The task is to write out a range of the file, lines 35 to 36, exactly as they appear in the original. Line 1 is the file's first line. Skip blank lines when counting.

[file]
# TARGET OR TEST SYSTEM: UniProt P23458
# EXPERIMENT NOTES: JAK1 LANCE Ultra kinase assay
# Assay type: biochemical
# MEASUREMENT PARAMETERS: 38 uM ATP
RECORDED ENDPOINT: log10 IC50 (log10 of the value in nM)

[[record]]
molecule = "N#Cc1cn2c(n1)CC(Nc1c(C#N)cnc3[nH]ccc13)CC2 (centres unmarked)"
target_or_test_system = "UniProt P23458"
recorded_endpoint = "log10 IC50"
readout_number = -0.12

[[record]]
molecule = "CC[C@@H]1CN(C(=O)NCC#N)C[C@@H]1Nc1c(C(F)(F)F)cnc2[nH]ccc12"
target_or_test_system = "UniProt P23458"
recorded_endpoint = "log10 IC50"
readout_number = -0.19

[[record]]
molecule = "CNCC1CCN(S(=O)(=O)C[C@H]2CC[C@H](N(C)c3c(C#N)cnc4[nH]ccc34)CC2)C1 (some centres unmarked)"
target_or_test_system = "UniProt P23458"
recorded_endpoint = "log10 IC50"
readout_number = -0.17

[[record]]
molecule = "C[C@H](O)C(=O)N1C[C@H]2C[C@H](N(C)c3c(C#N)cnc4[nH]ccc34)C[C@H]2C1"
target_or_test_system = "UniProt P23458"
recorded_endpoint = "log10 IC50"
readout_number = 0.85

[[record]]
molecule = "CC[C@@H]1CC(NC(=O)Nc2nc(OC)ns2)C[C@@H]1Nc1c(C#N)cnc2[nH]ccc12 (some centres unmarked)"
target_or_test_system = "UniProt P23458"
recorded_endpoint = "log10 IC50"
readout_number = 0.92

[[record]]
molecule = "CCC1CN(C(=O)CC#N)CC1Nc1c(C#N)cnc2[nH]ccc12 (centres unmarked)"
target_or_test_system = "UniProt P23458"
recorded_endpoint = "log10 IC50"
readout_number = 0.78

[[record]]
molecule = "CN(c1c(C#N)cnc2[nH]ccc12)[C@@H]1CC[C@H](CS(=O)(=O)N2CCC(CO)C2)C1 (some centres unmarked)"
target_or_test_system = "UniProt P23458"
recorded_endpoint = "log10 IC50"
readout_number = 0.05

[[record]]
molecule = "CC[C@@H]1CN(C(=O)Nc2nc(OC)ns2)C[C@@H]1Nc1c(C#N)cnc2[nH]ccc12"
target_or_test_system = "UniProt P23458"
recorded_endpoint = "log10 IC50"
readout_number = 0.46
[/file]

readout_number = 0.78

[[record]]